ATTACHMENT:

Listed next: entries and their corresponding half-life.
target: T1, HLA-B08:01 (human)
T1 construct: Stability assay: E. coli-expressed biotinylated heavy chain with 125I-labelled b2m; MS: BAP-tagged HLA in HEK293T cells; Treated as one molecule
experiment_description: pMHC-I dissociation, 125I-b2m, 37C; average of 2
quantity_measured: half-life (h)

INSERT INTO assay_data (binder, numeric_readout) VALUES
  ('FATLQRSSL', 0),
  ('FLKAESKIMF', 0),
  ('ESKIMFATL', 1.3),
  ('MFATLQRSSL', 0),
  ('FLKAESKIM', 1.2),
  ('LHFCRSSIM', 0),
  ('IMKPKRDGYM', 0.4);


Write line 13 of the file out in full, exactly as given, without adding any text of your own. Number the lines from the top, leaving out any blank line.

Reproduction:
  ('IMKPKRDGYM', 0.4);